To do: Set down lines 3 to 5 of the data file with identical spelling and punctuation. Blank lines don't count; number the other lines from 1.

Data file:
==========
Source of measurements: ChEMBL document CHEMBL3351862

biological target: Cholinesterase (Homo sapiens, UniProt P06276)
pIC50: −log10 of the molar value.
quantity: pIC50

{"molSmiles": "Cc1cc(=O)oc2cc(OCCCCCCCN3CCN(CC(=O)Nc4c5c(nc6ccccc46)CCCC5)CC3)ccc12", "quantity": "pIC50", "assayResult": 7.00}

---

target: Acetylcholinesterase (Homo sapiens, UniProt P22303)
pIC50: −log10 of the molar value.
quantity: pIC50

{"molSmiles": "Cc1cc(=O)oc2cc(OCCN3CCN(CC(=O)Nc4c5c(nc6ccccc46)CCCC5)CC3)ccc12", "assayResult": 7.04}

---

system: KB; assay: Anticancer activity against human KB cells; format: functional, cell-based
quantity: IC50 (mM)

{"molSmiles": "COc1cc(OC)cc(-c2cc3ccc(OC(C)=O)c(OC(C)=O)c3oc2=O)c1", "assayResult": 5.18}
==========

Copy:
pIC50: −log10 of the molar value.
quantity: pIC50

{"molSmiles": "Cc1cc(=O)oc2cc(OCCCCCCCN3CCN(CC(=O)Nc4c5c(nc6ccccc46)CCCC5)CC3)ccc12", "quantity": "pIC50", "assayResult": 7.00}